As we embrace Precision, Agility, Speed, Scale and Efficiency in how we redefine a website’s experience, most businesses instinctively grasp the need to change in order to drive more growth and brand discoverability.
But to make it happen, they need to be more deliberate and disciplined to create an asset that’s designed around the recommended Google’s heart framework to help achieve UX metrics.
These metrics play an essential role in providing a better experience to users which meets users’ goals and business goals.
In this article, we talk about five common SEO problems which UX can solve. These problems will help give a better understanding of how SEO is not only about the abundance of keywords but user experience too.
Table of Contents
Search Engine Optimization is a process that an organization goes through to ensure that its site ranks high on search engines.
Google uses over 200 metrics to optimize a website. These metrics help Google rank the website according to their SEO and give users access to the right and necessary information. Ranking of websites also helps the search engine gain trust with its user, as the user is assured when searching for anything on the website.
The speed time of your website is as important as putting the right keywords. Human attention span has come down to eight seconds, and a small thing like the upload of the page can make users leave the site at that moment.
Visitors often leave your website if it takes a lot of time to load. When it comes to web development, the goal is to keep visitors engaged with the page and provide the best experience possible, regardless of device or network type, and that is where a good UX comes into the picture. Simple effective techniques like optimised photos, animation, fonts, and texts aid in the speed of the page by a lot.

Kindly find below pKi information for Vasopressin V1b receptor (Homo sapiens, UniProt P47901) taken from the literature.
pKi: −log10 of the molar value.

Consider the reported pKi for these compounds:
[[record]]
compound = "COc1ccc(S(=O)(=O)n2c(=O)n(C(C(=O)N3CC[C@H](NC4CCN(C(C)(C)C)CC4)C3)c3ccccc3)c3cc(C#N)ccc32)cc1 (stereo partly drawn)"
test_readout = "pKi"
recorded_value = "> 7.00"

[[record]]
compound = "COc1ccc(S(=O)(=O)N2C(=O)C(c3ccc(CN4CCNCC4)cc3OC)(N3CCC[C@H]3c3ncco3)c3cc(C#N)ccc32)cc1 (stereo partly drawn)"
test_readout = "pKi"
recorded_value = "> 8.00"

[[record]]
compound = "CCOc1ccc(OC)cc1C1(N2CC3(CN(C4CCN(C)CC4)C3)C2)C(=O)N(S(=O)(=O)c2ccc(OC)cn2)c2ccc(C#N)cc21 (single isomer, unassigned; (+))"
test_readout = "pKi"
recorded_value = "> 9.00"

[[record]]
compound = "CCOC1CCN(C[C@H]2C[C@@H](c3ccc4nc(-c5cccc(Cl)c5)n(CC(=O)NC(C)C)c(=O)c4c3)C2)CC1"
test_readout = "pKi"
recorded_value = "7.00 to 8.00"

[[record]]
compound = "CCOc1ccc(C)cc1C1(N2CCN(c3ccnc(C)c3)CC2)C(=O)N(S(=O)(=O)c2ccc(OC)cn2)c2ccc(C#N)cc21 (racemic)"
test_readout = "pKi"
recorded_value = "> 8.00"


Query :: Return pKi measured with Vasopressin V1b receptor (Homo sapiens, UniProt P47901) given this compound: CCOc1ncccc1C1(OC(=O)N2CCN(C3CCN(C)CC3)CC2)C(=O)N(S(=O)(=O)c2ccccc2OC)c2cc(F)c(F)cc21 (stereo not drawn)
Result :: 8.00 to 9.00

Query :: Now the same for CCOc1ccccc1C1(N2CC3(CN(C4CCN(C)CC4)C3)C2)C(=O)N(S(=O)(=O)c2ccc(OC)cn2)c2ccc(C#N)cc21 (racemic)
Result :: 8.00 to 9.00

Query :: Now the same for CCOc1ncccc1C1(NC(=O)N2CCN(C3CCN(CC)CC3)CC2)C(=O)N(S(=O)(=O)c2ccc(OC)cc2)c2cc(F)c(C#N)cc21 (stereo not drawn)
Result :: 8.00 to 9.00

While website content and keywords are important for the website to have better rankings, text-heavy pages can make the comprehension extremely cumbersome for the user.
Establishing a context with your website visitors is important, and this can be improved by using easy-to-read pieces, designed based on the UX laws.
Using apt headers, titles, descriptions, graphics, and representation of content via bullet or number lists can help Google promote your content under featured snippets.
Use context to your advantage by employing good UX designs. Interacting with a new website might be confusing, but a large amount of explanatory language can be an inconvenience to a regular user. Tailor these two groups’ experiences in distinct ways. As users return, begin to eliminate instructions and provide more advanced functionality.
Dwell time is the amount of time Google searcher spends on a page from the search results before returning to the SERPs. Many SEO professionals consider Dwell Time an important Google ranking signal.
The dwell time helps search engines find out how much time a user is spending on the website before coming back to the SERPs. Here the websites have to create a hook for users coming for the first time, so they can navigate easily and get access to what the website has to offer them.